My son and I have ridden trials for about 10 years. Prior to this I competed in GNCC for about 6 years at a very competitive level. No matter what you purchase, the first thing to think about would be the quality and durability of your choices. Secondly, given trials in the US, consider purchasing something that has parts availability. All of these bikes are built over seas and most don't have a credible parts and service network.
I've been through gas gas, beta and scorpa but finally landed with the Sherco. The Sherco is an awesome bike, has always been on the cutting edge of development, has a huge following, promotes young up and coming riders and the US distributor attends all the national events with bikes, parts and service. I currently have 3 and sadly don't get to ride them as much as I would like. You can ride a trials bike in your yard for hours, riding up and down stairs, over the picnic table, on the pool furniture, etc.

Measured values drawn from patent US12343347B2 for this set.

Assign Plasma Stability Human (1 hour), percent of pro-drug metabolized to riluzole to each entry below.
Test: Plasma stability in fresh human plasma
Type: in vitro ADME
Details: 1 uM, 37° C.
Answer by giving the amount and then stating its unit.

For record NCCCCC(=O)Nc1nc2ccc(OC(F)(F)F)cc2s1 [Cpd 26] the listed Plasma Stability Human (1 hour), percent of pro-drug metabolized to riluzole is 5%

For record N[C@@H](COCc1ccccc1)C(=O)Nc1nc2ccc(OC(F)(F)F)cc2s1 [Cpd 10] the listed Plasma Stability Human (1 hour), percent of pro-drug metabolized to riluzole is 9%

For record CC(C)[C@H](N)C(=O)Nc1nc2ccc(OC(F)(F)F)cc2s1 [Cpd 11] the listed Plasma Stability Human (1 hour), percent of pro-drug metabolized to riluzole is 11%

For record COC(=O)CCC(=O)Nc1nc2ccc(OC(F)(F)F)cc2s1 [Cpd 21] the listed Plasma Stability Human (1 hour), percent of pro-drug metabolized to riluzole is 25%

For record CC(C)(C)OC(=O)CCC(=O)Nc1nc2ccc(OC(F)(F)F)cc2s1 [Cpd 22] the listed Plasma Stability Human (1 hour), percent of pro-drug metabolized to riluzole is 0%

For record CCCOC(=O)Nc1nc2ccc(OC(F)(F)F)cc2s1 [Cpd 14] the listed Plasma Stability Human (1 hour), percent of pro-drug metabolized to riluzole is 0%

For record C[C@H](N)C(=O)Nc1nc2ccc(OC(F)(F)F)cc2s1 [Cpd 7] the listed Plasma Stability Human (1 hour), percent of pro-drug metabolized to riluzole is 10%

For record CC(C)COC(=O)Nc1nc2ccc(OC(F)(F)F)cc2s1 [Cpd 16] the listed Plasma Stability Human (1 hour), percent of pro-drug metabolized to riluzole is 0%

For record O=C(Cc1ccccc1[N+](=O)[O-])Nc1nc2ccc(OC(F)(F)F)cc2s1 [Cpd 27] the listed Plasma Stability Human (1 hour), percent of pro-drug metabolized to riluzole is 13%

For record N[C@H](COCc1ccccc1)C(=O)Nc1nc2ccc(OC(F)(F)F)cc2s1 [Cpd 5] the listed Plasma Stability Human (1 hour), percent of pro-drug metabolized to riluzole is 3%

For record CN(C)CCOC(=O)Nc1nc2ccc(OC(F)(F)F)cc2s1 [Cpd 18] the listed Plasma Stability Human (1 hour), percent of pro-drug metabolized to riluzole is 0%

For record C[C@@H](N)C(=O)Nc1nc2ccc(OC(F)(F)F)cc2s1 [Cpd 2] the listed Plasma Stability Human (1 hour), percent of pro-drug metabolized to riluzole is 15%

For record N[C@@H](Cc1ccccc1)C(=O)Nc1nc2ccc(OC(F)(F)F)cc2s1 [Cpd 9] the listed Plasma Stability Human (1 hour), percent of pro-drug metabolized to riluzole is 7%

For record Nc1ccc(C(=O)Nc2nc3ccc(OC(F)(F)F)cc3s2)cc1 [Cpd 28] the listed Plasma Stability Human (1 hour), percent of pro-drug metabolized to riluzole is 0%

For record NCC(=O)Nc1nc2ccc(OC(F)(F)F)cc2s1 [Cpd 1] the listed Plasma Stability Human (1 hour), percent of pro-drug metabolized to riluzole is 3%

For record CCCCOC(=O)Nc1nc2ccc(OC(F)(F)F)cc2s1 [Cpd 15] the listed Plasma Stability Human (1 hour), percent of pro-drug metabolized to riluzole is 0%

When purchasing a used bike, check the bearings and pivots because most trials bikes use needle bearings instead of tapers or ball bearings for obvious reasons. With the bikes low center of gravity, they are prone to ingest water which isn't great for main bearings and the like. They are easy to work on and rebuild, but I stress to make sure you source parts availability before purchasing something. I prefer the 2 strokes for their lightness, maneuverability, lack of radiating heat and simplistic serviceability. Find the local club and attend several events, but register and ride. It's the hardest thing you'll ever do on a bike, but the most rewarding and it will bring your riding skills forward light years. The trials community is filled with an abundance of wonderful people. I've made many new friends over the past years while riding trials, and you can't be an impostor on a trials bike. The proof is definitely in the pudding.